Who in your life is a deep person? Would you say I’m a deep person or a superficial person? What about Deacon Lucio? What about society overall? What about yourselves: are you deep or maybe superficial? One quality that makes someone deep is that they do deep thinking. If we want to be deep people and avoid superficiality, then we have to do deep thinking.
I bring it up because some people have asked me to go deeper in my homilies. But I tell them I haven’t always gone deep because some people can’t handle it. How do I know? Because I see heads go down when I go deeper! Let me share with you an important tip: right now, if you can see my face… then I can see yours. I can see you look down or talk to one another! I know some people think to themselves: “With so many heads in front of me, he’ll never see me.” But I can! Now I know that sometimes people look down because they’re thinking, but I also know when people get disinterested.
Part of being a deep thinker is paying attention to everything, even to things we don’t understand, because there’s always something to be learned. (I learned this from my middle brother, Fr. Garrick.) So when I go to a presentation, for example, on astronomy, business, or politics, and I don’t understand all of it, I still try to pay attention and learn what I can. See if you can try to do the same.
Today we’re going to go a bit deeper, and from now on, we’ll try to go deeper. In the Gospel, Jesus gives His teaching on the Eucharist, but it’s a difficult teaching, so the disciples start complaining and some start leaving Him. He asks the Twelve, “Do you also wish to go away?” And St. Peter replies, “Lord, to whom can we go? You have the words of eternal life” (Jn 6:67-68).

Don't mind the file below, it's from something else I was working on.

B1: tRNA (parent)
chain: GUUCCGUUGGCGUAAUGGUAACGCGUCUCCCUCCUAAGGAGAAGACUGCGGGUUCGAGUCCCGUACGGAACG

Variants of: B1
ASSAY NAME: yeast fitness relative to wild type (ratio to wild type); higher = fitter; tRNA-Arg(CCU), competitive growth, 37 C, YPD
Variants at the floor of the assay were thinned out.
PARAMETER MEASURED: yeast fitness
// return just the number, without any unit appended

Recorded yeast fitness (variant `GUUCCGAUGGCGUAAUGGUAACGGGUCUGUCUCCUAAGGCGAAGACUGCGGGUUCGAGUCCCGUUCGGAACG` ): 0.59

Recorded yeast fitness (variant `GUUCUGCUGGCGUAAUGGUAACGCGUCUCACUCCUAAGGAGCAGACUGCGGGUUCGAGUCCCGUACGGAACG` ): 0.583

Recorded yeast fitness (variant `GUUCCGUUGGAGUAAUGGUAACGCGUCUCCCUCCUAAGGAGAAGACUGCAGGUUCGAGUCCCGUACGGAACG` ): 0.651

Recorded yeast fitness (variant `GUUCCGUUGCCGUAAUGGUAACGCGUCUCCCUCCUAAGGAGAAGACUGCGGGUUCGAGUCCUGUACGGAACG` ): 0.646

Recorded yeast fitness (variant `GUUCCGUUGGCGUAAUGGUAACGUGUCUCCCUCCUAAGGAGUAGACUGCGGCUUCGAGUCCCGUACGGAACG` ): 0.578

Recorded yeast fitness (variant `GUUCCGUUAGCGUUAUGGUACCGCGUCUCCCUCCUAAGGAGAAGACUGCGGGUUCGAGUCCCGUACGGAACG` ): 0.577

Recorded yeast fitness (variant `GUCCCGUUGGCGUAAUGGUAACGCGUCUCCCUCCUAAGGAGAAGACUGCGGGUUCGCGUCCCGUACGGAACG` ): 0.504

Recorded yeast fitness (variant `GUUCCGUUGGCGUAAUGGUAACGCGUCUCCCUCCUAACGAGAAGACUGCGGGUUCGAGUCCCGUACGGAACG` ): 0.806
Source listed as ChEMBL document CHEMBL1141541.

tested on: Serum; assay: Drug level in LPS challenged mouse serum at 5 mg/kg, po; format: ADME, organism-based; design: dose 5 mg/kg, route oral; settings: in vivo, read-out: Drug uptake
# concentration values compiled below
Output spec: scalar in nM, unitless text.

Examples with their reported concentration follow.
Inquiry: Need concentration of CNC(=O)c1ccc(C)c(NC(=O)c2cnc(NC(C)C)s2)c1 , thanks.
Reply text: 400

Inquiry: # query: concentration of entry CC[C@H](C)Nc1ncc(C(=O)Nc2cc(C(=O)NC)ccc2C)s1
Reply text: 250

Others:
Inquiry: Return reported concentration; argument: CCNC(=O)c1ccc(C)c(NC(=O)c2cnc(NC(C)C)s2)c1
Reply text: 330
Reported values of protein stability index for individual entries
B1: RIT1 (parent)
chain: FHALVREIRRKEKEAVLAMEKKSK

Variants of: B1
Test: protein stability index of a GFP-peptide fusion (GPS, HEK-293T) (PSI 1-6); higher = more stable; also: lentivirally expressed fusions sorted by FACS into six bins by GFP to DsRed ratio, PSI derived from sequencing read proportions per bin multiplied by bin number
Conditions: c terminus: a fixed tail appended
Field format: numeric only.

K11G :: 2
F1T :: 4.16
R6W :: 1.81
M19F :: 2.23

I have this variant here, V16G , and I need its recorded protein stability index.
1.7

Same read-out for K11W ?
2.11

That’s the question for all of us today: do we believe Jesus has the words of eternal life? Another way of asking this question is: do we believe He offers the best way to live? And if we don’t, who or what does? Who offers a better way to live than Jesus?
One of the deepest questions anyone can ask is, “How is the best way to live?” There are many ways to live: we can live for money, pleasure, ourselves, for happiness, others, or God. But which is the best way? The greatest philosophers all considered this question. They may have differed in their answers, but they all asked the question. Notice that most of our culture isn’t interested in this question. They’re not interested in the best way to live, but in how they want to live. Our public education system and perhaps parts of our Catholic education system avoid this question entirely.
The whole Church and I believe Jesus teaches the best way to live. But how do we know this? One way to know is by comparison. Compare how Jesus teaches us to live and how our culture teaches us to live, and let’s do this on two issues:
1) What is the goal of life?